Sunday, January 6, 2013

Getting the Most Out of Your New Camera

Panasonic DCM ZS10 & Canon EOS 6D
Panasonic DCM ZS10 & Canon EOS 6D
Now that the excitement of the holidays are over many of you are sitting there with a shiny new camera eager to get out and start taking fantastic pictures. Whether it was a gift or a treat you got for yourself; a shiny new DSLR or a compact point and shoot, here are a few things to keep in mind to help you get the most out of your new camera.

  1. This should go without saying, but read the instruction book. I have been shooting for years and I still read the book. If you have a high end camera a publisher named Wiley puts out a Digital Field Guide specific to the DSLRS model. These books are indispensable, not only do they go into much greater depth of instruction then the tech manual, they also tell you how to you those setting to their best effect. A how to guide if you will.
  2. Avoid shooting in RAW. A lot of people will give the exact opposite advice, but RAW really only gives you an advantage in some situations. If you have the habit of shooting in RAW you don't have any real impetus to learn things like color balance and proper lighting. RAW quickly becomes a crutch and your photoshop will improve, not your photography.
  3. Shoot often, a few pictures everyday if possible. Nothing will build familiarity with your new camera faster then constant use. Lets say you average 300 photos a month, it is much better to do this split up as ten photos a day then it is to shoot all 300 on the first of the month. This is for a couple of reasons. First, if you have 29 days you are not shooting that is 29 days to forget what you have learned. Secondly if you shoot all at once odds are all 300 images will be shoot in the same setting. You will have spent 300 frames learning what you could explore in ten and then revisit later in the month once you have gained a broader understanding.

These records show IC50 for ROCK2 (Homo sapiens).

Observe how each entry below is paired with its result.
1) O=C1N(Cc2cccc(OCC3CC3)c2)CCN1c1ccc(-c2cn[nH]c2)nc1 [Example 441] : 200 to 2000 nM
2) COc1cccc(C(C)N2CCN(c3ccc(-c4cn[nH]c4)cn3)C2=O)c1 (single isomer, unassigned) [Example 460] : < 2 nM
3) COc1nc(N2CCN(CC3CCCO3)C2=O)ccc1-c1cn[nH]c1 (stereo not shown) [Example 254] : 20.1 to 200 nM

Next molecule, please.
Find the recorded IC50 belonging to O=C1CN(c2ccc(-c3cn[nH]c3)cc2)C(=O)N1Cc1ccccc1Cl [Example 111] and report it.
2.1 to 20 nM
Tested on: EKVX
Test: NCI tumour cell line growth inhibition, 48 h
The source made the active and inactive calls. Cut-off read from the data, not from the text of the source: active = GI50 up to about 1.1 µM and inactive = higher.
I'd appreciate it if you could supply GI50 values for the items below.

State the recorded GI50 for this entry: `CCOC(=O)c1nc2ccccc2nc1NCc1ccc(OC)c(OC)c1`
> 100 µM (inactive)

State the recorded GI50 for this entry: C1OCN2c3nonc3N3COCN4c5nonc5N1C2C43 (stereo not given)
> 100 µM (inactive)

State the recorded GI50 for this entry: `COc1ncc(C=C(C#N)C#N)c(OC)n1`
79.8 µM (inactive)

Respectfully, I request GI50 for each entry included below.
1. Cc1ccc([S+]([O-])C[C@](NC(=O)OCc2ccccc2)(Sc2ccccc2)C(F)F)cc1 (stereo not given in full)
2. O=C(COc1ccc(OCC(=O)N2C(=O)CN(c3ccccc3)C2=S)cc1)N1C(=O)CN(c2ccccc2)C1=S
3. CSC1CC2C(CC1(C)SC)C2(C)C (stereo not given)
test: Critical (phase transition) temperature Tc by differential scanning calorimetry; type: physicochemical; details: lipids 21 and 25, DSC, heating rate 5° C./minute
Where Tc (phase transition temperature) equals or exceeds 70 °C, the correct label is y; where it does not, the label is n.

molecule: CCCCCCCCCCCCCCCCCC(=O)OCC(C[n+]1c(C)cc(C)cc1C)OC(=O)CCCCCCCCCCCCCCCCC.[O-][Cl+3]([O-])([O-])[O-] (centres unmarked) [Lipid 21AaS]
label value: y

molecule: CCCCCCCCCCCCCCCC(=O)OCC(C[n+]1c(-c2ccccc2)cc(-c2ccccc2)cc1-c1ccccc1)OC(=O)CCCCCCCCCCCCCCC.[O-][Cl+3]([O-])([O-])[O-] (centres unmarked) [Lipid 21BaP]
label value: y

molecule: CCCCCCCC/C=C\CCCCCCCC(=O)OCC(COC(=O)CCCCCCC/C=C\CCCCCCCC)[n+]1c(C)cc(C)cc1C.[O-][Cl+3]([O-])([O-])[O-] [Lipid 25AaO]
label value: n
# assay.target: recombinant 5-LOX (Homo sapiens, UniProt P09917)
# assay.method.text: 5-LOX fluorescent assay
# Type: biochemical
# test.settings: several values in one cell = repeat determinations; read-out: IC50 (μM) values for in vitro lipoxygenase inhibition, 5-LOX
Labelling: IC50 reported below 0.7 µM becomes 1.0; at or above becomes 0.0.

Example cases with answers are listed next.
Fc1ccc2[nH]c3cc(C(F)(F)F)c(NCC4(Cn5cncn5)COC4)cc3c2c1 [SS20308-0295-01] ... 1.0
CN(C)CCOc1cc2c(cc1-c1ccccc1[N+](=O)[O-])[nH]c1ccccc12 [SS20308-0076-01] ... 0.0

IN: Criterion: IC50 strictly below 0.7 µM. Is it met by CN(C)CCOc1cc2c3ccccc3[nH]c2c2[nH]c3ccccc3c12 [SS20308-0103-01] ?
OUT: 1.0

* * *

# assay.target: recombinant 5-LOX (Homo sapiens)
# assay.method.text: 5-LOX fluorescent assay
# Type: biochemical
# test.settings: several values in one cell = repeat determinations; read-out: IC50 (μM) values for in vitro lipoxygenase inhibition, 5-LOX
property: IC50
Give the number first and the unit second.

4. Shoot a variety of subjects. You are going to have a favorite subject, say modern portraiture, shoot that about 1/3rd of the time. The rest of the time shoot a variety of other things. What you learn shooting landscapes will translate into better portraits out doors. What you learn shooting still life's will translate into a better understand ing of how to position your subject in relationship to your light source and back ground as well as teaching you what focal lengthens will create the best perspective for the image you want to create.
  5. Remember the camera ALWAYS lies. A few different things are at play here. The basics are focal length, color temperature, and dynamic range. The camera will always interpret the scene in front of it through these filters and create a scene based on that interpretation. If you want a reportage style shot then you need to shoot close to an 80mm focal length, be sure the white balance is properly set, and that you have enough light to light the shadows without bowing out the highlights to get something close to what your eye sees. Or you can create something surreal by shooting in a different color temperature, over exposing and blowing out the highlights, and flattening everything with a long lens. The important thing to remember is the camera lies, which lets you have the power to create the images you want, these do not have to be what the eye sees.

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